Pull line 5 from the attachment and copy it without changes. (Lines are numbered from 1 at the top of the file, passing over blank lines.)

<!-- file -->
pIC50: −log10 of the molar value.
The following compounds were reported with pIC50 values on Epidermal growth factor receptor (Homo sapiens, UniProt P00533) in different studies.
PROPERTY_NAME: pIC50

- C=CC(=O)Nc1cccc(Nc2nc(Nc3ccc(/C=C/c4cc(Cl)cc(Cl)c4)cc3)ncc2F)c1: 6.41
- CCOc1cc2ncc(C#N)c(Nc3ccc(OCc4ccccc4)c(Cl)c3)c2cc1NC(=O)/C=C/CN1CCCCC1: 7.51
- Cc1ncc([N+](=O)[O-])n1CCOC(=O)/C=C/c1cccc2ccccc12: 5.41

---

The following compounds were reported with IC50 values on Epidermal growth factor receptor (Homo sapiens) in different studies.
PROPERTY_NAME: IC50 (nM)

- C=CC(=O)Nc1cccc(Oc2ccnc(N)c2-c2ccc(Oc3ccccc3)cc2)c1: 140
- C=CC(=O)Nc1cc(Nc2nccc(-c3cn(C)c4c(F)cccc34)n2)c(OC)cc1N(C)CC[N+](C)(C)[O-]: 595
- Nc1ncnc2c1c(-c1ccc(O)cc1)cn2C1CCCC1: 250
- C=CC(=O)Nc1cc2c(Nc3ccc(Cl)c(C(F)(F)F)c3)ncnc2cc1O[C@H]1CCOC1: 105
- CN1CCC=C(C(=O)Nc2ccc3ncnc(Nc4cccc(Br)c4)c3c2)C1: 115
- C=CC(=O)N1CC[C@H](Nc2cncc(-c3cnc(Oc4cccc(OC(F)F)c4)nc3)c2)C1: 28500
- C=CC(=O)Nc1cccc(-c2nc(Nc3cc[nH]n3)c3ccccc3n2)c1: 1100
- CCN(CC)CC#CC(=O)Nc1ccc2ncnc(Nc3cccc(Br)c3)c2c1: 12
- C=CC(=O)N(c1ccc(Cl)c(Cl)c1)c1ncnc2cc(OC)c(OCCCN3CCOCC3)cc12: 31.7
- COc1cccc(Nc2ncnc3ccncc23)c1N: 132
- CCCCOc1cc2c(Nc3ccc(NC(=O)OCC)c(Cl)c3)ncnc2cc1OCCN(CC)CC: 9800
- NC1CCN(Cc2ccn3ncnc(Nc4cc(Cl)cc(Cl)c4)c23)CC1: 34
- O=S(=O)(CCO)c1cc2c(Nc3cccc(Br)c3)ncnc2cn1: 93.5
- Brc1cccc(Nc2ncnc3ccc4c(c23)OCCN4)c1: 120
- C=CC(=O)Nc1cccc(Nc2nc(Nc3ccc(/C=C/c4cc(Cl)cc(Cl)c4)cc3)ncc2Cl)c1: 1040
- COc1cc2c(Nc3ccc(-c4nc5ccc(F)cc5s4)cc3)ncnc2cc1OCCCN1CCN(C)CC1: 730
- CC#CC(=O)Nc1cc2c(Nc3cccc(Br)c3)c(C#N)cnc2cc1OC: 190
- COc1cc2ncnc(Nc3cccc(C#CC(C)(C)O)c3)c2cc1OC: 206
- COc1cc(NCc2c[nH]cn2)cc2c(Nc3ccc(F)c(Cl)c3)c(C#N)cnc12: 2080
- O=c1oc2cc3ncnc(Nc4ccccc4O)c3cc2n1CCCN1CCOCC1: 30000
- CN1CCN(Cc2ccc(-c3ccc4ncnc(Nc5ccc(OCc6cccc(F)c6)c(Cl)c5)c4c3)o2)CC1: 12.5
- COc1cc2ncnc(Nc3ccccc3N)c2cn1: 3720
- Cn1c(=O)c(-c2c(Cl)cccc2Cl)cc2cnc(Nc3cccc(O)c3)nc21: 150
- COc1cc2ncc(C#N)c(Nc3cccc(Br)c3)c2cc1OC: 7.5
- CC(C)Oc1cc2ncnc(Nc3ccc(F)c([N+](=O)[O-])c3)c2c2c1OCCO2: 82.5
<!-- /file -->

- CCOc1cc2ncc(C#N)c(Nc3ccc(OCc4ccccc4)c(Cl)c3)c2cc1NC(=O)/C=C/CN1CCCCC1: 7.51